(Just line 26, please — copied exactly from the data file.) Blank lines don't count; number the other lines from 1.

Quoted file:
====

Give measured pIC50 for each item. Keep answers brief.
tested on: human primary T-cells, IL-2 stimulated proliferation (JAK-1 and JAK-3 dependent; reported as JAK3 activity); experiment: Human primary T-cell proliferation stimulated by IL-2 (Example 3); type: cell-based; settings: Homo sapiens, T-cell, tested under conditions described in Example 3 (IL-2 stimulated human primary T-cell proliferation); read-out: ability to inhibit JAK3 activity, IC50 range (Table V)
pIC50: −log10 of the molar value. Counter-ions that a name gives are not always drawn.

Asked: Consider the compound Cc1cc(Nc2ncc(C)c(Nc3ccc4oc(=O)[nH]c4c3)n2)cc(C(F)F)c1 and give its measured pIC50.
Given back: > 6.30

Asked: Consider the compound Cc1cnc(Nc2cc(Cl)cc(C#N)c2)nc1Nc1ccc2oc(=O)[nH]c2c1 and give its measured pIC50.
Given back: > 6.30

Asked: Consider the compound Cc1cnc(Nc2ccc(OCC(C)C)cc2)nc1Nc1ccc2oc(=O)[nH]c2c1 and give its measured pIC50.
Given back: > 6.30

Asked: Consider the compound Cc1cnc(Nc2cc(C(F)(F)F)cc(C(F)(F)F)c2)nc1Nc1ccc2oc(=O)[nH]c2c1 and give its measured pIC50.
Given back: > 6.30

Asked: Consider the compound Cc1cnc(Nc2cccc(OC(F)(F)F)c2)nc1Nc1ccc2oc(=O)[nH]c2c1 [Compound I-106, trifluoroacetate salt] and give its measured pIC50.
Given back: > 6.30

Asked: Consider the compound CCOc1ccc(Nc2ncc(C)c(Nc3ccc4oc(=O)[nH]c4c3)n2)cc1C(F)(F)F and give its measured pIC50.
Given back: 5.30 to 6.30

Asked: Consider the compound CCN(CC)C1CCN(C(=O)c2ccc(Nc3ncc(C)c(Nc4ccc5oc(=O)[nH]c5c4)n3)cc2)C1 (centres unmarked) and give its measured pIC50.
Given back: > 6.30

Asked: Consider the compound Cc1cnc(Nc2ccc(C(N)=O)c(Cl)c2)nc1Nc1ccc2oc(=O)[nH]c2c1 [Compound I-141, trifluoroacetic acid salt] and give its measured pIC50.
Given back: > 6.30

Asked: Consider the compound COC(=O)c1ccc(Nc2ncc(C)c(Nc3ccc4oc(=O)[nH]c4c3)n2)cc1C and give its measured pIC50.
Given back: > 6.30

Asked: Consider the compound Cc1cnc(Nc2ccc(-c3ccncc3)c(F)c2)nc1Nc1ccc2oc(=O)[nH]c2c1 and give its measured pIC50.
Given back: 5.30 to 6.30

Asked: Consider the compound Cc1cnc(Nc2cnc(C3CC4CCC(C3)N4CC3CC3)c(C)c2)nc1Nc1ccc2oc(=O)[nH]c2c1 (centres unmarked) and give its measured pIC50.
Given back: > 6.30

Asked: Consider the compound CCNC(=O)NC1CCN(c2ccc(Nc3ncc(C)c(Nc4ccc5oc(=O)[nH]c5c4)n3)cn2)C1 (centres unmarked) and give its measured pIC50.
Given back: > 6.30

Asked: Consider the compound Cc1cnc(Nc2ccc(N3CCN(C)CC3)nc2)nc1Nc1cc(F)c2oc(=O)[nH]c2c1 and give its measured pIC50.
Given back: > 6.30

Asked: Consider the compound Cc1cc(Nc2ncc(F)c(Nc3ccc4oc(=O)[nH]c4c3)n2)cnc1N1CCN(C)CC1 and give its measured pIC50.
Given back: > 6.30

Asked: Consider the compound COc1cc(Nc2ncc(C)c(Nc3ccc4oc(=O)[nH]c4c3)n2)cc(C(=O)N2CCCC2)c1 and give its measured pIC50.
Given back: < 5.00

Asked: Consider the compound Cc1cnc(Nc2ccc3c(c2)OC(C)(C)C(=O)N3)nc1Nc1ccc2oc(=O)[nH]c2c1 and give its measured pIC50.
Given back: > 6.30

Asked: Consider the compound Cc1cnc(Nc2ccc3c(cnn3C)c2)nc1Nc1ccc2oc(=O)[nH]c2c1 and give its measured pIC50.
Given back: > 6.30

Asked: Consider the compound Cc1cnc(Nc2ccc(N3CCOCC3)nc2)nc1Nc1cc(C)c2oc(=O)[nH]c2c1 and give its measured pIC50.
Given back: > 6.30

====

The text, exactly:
Asked: Consider the compound CCNC(=O)NC1CCN(c2ccc(Nc3ncc(C)c(Nc4ccc5oc(=O)[nH]c5c4)n3)cn2)C1 (centres unmarked) and give its measured pIC50.